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Bending Borders

by Oľga Džupinková (2528 words)

When a political decision split the village of Szelmenc between Europe and the Soviet Union, people on both sides of the wall devised ingenious ways of staying in touch with friends and family members.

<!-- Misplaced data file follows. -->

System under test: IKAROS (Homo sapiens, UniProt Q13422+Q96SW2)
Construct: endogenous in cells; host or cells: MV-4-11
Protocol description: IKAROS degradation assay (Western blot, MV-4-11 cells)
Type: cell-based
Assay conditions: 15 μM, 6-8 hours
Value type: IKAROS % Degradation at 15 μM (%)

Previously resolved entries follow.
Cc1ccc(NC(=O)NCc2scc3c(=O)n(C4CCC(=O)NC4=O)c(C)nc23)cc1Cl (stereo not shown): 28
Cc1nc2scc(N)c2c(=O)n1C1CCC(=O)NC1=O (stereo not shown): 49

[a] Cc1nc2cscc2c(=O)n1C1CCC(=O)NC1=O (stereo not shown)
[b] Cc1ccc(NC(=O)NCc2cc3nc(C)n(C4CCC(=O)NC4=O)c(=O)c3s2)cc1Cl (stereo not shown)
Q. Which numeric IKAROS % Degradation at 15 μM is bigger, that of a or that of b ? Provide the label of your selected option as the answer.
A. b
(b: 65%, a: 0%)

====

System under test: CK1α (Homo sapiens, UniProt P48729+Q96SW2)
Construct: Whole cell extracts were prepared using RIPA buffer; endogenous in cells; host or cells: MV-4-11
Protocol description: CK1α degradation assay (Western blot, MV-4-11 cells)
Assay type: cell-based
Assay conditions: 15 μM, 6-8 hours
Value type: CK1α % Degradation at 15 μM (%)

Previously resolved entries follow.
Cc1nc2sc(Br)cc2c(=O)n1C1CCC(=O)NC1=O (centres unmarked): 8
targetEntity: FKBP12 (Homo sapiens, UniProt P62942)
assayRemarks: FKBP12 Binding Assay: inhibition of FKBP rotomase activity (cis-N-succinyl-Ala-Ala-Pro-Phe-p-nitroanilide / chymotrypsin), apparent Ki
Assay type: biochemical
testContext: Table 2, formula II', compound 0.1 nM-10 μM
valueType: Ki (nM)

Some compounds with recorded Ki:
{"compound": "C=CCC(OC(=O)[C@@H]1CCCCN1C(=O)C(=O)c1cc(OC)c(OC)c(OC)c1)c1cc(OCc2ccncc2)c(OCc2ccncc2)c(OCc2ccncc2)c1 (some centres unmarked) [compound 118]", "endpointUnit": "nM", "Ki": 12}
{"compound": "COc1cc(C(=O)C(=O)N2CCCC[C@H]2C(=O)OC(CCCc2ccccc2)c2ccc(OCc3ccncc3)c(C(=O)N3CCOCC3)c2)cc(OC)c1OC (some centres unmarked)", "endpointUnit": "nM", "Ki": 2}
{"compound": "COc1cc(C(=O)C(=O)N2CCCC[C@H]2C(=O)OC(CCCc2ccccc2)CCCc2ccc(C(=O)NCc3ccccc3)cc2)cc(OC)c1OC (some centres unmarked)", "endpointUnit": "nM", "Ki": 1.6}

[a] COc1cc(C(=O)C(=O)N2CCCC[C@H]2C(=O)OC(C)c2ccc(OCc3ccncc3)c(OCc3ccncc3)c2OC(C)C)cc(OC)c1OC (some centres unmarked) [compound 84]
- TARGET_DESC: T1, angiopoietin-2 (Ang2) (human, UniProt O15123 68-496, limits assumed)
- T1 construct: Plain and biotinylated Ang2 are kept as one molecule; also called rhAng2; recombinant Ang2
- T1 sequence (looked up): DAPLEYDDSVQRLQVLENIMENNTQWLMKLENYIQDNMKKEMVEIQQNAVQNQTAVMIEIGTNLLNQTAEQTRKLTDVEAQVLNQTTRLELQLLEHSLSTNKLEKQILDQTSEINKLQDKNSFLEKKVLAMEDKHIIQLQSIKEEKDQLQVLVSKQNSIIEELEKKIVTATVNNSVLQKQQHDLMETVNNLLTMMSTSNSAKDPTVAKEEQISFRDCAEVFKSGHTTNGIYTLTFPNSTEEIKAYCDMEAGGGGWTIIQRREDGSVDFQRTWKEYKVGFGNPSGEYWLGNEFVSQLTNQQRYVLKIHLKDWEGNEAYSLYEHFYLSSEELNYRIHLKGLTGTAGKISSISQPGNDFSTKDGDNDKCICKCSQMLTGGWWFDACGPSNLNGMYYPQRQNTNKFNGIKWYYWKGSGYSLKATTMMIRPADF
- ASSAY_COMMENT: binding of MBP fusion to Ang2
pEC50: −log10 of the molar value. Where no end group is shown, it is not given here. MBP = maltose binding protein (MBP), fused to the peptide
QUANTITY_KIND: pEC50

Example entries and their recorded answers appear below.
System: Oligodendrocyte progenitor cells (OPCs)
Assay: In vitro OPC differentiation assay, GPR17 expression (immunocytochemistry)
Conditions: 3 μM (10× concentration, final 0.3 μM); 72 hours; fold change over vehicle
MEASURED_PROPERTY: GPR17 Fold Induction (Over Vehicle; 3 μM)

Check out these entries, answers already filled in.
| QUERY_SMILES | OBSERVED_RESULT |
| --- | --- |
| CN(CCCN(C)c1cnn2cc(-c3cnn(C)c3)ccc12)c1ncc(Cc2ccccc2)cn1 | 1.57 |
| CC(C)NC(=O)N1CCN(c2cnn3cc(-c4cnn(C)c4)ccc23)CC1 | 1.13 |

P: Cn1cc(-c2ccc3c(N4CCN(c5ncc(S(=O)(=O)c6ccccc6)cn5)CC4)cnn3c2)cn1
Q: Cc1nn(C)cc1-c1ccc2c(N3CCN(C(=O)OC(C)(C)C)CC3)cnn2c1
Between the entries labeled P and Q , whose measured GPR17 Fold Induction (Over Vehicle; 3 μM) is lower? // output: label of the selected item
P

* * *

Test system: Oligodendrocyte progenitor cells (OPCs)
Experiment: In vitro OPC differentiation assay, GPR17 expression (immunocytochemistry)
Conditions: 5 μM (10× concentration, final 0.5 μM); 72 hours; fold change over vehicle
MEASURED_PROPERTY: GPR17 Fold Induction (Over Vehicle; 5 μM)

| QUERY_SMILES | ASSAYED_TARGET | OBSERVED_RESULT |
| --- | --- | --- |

At the beginning of 1945 Slemence was a tiny, largely Hungarian-speaking village in the Subcarpathia region of Czechoslovakia. Originally part of Hungary, it had been ceded to Czechoslovakia, then to Hungary, then back to Czechoslovakia (the present-day Czech Republic and Slovakia). And once again in faraway Moscow, in the aftermath of the Second World War, politicians with pencils were redrawing the borders between Czechoslovakia and the Soviet Union, and the new border cut straight through Slemence. At first it ran through the village cemetery.

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